If you don’t have access to a particular disinfectant for toilet bowls, the next best thing is the actual bleaching itself, Forte says. Simply measure the bleach from half a cup and pour it into your toilet bowl. Use your toilet brush to scrub it into the bowl and under the rim of the bowl. Also, let five minutes pass before washing everything away.
A step-by-step guide to disinfecting the toilet:
While you are waiting for your toilet cleaner to be properly disinfected, you can clean the rest of the chest of drawers. Use a bathroom-specific disinfectant: Forte recommends Lysols Power bathroom cleaner because it clearly indicates how long you need to keep the surface moist to neutralize common viruses and bacteria: 10 mins.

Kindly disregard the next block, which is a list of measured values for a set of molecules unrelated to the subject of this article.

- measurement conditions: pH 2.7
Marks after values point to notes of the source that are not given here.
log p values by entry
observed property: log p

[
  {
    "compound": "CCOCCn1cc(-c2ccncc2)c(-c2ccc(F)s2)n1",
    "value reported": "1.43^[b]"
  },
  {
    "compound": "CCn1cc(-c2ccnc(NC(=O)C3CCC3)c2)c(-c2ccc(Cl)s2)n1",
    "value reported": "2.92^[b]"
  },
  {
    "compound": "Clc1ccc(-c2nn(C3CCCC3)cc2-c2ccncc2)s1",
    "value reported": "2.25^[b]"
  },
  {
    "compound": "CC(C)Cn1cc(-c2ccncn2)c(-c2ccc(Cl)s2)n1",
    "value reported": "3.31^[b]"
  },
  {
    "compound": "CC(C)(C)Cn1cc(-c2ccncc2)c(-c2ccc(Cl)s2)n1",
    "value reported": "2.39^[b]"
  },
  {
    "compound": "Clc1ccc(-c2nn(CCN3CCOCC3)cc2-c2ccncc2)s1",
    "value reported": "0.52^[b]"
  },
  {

An important clue: According to Forte, disinfectants only really neutralize germs if the surface has been freed of surface foam or dirt beforehand. This means you have to Quickly go over your toilet with a disinfectant wipe (or a disinfectant) before applying another layer of disinfectant spray. You need to remove all body fluids like vomit before applying your disinfectant spray for it to be really effective, says Forte.
- Start with the exterior of your toilet. You can work your way up from the foundation to the lid. Spray thoroughly under your toilet and the sides of the dresser, Forte says. Be sure to spray the small area between the toilet seat and the tank and work your way up and onto the tank.
- Then Spray both sides of the lid downStart with the exterior, as you’ll need to leave the lid open to spray again if necessary.
- Next one Spray both sides of the toilet seat thoroughlyand lower it back onto the bowl when you’re done.